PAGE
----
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Title: Clinical characteristics of patients with central nervous system relapse in BCR-ABL1-positive acute lymphoblastic leukemia: the importance of characterizing ABL1 mutations in cerebrospinal fluid.
Authors: Sanchez, Ricardo
Ayala, Rosa
Alonso, Rafael Alberto
Martínez, María Pilar
Ribera, Jordi
García, Olga
Sanchez-Pina, José
Mercadal, Santiago
Montesinos, Pau
Martino, Rodrigo
Barba, Pere
González-Campos, José
Barrios, Manuel
Lavilla, Esperanza
Gil, Cristina
Bernal, Teresa
Escoda, Lourdes
Abella, Eugenia
Amigo, Ma Luz
Moreno, Ma José
Bravo, Pilar
Guàrdia, Ramón
Hernández-Rivas, Jesús-María
García-Guiñón, Antoni
Piernas, Sonia
Ribera, José-María
Martínez-López, Joaquín
Keywords: Acute lymphoblastic leukemia relapse;BCR-ABL1;Central nervous system;Mutation analysis;Neoplasia
metadata.dc.subject.mesh: Adult
Aged, 80 and over
Central Nervous System
Feasibility Studies
Fusion Proteins, bcr-abl
High-Throughput Nucleotide Sequencing
Kaplan-Meier Estimate
Middle Aged
Models, Molecular
Outcome Assessment, Health Care
Precursor Cell Lymphoblastic Leukemia-Lymphoma
Protein Structure, Tertiary
Proto-Oncogene Proteins c-abl
Issue Date: 27-Apr-2017
Abstract: We investigated the frequency, predictors, and evolution of acute lymphoblastic leukemia (ALL) in patients with CNS relapse and introduced a novel method for studying BCR-ABL1 protein variants in cDNA from bone marrow (BM) and cerebrospinal fluid (CSF) blast cells. A total of 128 patients were analyzed in two PETHEMA clinical trials. All achieved complete remission after imatinib treatment. Of these, 30 (23%) experienced a relapse after achieving complete remission, and 13 (10%) had an isolated CNS relapse or combined CNS and BM relapses. We compared the characteristics of patients with and without CNS relapse and further analyzed CSF and BM samples from two of the 13 patients with CNS relapse. In both patients, classical sequencing analysis of the kinase domain of BCR-ABL1 from the cDNA of CSF blasts revealed the pathogenic variant p.L387M. We also performed ultra-deep next-generation sequencing (NGS) in three samples from one of the relapsed patients. We did not find the mutation in the BM sample, but we did find it in CSF blasts with 45% of reads at the time of relapse. These data demonstrate the feasibility of detecting BCR-ABL1 mutations in CSF blasts by NGS and highlight the importance of monitoring clonal evolution over time.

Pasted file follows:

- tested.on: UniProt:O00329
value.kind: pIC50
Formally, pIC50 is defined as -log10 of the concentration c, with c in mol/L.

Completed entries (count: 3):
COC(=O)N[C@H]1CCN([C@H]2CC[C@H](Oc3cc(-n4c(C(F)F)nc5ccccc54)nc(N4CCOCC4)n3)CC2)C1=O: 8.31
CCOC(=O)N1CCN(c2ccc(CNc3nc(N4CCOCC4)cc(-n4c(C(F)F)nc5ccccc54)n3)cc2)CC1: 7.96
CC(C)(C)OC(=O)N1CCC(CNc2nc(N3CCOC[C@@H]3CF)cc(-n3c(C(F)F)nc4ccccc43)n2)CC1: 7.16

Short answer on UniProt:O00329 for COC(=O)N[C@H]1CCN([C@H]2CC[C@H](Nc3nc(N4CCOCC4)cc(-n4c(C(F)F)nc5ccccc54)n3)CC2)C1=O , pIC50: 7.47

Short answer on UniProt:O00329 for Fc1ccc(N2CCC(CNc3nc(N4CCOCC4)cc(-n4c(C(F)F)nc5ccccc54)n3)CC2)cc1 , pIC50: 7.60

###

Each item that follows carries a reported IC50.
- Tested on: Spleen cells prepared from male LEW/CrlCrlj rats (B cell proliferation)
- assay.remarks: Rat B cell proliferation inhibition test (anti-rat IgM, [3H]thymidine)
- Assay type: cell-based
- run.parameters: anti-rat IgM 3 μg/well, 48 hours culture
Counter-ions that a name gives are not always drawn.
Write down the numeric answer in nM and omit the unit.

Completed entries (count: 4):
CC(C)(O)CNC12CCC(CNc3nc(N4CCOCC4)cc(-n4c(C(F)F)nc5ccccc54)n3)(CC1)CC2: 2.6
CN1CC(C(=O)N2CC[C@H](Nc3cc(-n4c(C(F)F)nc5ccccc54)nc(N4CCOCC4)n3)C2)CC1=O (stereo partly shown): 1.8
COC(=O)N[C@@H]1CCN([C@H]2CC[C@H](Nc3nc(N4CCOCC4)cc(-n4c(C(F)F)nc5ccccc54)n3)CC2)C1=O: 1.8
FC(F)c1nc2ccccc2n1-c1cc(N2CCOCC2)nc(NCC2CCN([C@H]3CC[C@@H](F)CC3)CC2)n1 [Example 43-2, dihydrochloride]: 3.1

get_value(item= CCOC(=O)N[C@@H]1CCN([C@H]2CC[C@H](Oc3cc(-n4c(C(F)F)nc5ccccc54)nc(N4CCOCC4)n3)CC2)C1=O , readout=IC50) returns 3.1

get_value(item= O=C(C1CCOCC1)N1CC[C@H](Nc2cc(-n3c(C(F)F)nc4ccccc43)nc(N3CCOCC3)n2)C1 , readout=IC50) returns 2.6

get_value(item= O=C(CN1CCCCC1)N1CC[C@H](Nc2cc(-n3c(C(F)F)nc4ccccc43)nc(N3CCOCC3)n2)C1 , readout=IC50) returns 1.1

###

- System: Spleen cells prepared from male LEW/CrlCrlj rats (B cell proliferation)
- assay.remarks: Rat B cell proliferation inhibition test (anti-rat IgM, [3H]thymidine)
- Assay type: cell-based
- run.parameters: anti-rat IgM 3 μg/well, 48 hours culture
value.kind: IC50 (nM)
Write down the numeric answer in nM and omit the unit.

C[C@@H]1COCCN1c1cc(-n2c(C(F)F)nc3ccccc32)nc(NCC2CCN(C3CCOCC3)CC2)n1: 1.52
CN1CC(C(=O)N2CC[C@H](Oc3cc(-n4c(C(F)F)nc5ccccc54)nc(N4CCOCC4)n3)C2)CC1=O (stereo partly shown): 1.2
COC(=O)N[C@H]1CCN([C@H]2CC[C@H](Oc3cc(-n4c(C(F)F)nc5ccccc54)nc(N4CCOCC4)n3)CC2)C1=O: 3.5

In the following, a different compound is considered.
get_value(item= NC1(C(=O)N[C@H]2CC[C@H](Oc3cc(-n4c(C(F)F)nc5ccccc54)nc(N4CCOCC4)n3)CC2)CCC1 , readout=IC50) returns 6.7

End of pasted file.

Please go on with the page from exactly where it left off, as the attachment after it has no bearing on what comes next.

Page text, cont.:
metadata.dc.identifier.doi: 10.1007/s00277-017-3002-1
Appears in Collections:Producción 2020

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